- Identify the speaker where relevant
- Not be changed or adapted
- Be kept at 32 characters per line
- Include all speech and relevant non-speech content
- Include relevant visual information
- Be accessible in a separate file
Creating transcripts is fairly easy if you already have a caption file. In that case, all that remains is to add the visual details and speaker identification, and format the transcripts correctly.
You can find more information on how to transcribe videos on W3C's website.
10. Avoid fast-flashing content
For people who have photosensitive seizure disorders, fast-flashing content can be a trigger.
In the case of video and content on web pages in general, it is strongly recommended to limit flashing to no more than 3 times per second.
To better understand the intent and benefits of this recommendation, check out WCAG's detailed guide on the 'Three Flashes and Below Threshold'.
11. Make the speaker visible
Where and if relevant, include the speaker to help people who read mouth movements understand the content better.
This also means ensuring adequate lighting conditions and a close camera angle to make the mouth visible.
This step is nice to include, but not required to be WCAG compliant.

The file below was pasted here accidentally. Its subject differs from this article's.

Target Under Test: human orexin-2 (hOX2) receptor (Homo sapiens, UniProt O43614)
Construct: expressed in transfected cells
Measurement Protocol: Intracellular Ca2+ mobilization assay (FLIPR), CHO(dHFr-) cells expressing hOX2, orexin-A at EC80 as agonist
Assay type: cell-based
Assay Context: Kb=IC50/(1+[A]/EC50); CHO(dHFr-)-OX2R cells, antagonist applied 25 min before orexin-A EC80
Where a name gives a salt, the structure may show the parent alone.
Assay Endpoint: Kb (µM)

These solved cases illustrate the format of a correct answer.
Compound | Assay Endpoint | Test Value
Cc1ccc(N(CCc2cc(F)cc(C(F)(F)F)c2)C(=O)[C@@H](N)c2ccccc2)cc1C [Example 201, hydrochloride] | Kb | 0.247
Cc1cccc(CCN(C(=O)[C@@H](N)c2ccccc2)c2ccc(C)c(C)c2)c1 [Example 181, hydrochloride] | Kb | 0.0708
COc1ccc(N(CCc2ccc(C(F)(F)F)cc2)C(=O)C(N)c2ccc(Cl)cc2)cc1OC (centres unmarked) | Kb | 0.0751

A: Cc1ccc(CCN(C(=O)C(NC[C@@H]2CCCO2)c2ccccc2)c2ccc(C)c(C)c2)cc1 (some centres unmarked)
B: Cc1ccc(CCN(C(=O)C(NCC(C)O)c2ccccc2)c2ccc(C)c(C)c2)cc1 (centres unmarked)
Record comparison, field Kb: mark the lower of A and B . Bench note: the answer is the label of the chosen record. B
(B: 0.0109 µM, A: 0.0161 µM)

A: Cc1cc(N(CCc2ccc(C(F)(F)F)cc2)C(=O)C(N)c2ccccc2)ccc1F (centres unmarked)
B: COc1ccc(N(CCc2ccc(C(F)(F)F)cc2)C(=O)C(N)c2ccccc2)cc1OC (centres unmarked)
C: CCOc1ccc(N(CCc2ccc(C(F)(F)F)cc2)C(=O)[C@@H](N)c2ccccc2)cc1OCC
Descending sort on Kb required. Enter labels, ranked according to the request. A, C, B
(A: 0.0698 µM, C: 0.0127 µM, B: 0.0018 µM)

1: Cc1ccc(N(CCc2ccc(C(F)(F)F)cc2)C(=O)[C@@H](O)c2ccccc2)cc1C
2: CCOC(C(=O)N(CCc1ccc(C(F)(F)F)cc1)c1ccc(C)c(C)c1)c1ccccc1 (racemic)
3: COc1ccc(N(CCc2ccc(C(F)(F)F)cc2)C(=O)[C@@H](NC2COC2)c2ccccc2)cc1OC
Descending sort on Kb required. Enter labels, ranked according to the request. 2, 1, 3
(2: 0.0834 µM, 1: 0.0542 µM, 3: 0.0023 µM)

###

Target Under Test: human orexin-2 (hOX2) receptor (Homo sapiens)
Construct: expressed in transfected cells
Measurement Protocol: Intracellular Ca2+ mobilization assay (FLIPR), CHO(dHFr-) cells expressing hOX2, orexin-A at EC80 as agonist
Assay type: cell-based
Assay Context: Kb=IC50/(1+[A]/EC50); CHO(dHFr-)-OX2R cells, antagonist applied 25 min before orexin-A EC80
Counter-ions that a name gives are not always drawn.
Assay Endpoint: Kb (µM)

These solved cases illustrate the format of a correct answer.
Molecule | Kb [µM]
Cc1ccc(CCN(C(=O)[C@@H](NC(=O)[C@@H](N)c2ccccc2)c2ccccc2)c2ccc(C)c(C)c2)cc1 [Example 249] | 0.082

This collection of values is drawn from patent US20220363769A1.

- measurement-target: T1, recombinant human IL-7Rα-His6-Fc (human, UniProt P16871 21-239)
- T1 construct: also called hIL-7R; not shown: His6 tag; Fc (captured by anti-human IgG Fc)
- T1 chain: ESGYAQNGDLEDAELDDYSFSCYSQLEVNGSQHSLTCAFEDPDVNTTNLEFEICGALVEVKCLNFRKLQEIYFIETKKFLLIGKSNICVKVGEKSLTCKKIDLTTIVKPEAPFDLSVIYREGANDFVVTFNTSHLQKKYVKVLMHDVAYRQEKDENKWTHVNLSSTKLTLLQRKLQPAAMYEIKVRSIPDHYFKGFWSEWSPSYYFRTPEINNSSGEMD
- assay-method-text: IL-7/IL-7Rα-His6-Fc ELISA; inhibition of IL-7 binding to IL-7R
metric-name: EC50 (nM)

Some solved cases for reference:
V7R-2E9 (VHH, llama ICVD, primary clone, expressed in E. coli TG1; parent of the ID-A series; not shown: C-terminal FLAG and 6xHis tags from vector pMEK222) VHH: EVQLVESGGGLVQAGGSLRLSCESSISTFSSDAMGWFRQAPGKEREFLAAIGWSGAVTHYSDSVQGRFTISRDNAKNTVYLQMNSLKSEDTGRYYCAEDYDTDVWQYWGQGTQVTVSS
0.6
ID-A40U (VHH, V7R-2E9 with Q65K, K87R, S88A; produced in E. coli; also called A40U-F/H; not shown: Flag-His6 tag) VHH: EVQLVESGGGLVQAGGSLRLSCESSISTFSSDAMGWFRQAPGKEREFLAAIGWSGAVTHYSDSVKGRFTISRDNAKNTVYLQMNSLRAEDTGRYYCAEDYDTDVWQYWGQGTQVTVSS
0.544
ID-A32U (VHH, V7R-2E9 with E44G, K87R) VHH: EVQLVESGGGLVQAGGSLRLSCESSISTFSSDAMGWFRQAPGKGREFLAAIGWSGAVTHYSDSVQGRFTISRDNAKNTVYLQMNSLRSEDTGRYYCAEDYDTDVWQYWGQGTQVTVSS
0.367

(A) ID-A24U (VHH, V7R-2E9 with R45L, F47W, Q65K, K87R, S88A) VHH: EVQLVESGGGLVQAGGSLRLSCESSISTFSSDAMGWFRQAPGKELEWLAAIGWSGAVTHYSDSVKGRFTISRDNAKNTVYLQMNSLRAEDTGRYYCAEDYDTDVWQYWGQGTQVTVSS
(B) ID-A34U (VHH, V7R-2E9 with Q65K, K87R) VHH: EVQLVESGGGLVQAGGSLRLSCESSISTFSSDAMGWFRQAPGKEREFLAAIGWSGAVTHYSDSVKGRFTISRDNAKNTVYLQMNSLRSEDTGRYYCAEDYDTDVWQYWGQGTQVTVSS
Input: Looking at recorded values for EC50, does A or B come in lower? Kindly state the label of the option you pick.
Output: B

12. Leave space for a sign language overlay
Including a sign language overlay within a video's content is only required for the highest WCAG compliance level (AAA).
While this might not be relevant for the current compliance level required for your organization, leaving adequate space for the overlay in your current video will be helpful in case you need to add it later on.
You can plan for that in the ideation and storyboarding stages by simply not including any important visual content in the bottom-right corner of the video.
Make watching videos accessible for everyone
Creating fully accessible video content can be quite daunting and time-consuming, but with the right tools, and a bit of planning and automation, you can make your media accessible to people of all abilities.
In fact, it has never been easier.
With AI video generators, you can create videos from scratch and fully customize them afterwards.
Sure, adding subtitles, switching between languages, creating high-quality narration, and applying other elements that make videos accessible is a real hassle when doing it the traditional way.
Fortunately, AI tools like Synthesia make all that super easy, even if you're not a professional video editor. Thanks to the intuitive interface and numerous built-in features, anyone can create accessible videos in a snap. Don't believe it? Try it out or see how it works.